1/2 tsp cayenne or more/less to taste
1/4 tsp thyme (use 1/8 tsp if using ground. If using leaves, rub it in your hands before throwing in, or chop if using fresh)
1-2 bay leaves
2 hearty splashes of Worcester sauce
Cooked rice for the gumbo to go on-I have also used cous cous and quinoa.
3 ounces fat-I use bacon fat, since I generally have that on hand
3 ounces flour.
There's a great tutorial located here that walks you through how to do it step by step. The run down is pretty easy- melt your fat over low heat, slowly add your flour while whisking to avoid clumps. Cook until you get the color you want. The idea is to keep it moving, it will eventually clump up, and you can smoosh it and flip it and smoosh it again as you go. Once it is a very light golden color, you're done, or you can keep cooking it for more flavor.
In a heavy bottomed pot or dutch oven, heat up 2 Tbspn of olive oil , bacon fat or butter (your choice), until shimmering (use medium heat), add your chicken in small batches and brown, replacing with the next batch until all browned. You don't need to cook it through. Add your sausage and sear as well and remove.
You should have delicious brown nibbly bits on the bottom of the pan, to which you will add your wine. Scrape all of that delicious stuff off of the bottom, and add your onions, and cook about 1-2 minutes or until they start to soften up a bit. Add the Worcestershire sauce, and your seasonings and stir, adding in the stock, your chicken and sausage. Go ahead and cover the pot and cook the stock/meat/veggie combination for approximately 10-15 minutes, until the flavors start to come together. While you're cooking this up, now is a good time to start your roux-when the roux is done, cover and leave to be added later.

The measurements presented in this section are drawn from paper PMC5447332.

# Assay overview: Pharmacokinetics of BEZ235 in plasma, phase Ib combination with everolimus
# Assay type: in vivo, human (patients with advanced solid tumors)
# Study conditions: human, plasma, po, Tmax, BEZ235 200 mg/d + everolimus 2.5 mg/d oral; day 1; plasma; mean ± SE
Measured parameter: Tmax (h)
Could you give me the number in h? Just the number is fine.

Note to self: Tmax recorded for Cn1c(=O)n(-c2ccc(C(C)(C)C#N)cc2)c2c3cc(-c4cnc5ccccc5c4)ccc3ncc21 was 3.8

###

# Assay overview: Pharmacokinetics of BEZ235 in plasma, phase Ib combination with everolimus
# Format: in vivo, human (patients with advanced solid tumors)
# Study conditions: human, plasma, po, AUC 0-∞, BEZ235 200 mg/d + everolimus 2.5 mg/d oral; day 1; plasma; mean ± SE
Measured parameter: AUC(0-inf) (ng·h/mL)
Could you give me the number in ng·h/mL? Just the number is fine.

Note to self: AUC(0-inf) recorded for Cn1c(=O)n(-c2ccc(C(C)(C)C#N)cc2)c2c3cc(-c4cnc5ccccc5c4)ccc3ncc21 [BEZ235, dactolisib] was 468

After 10-15 minutes, taste for seasonings, adding anything that you would like more of. At this time, you should add the tomatoes and okra (if using). You will also add your roux at this time. To do this, grab your roux and place in a small dish. Take 1/4 cup of the cooking liquid from your gumbo and add this slowly to the roux, and stir until it is the consistency of a thick paste. Add this mixture and any of the left over cooking mixture to the pot. Why this extra step? You ensure your roux fully dissolves and no one ends up with a taste of plain roux instead of a delicious shrimp.
Now, check the level of the fluid. Everything should be covered, but not "swimming" in the liquid. If you need, add more liquid to cover the ingredients, and put the lid back on. If there is too much liquid, put the lid back on but not all the way on, to let steam out. Cook for another 10 minutes or until the okra is starting to break down and your gumbo starts to thicken up-you know you're close when you can coat a spoon with the delicious broth.
Lastly, add your shrimp and cook for 5 minutes, or until the shrimp are cooked through. In a deep bowl, add your cooked rice and top with gumbo and enjoy with some tobasco, or your favorite hot sauce!
Depending on how big of a serving you eat, this should serve 4-6.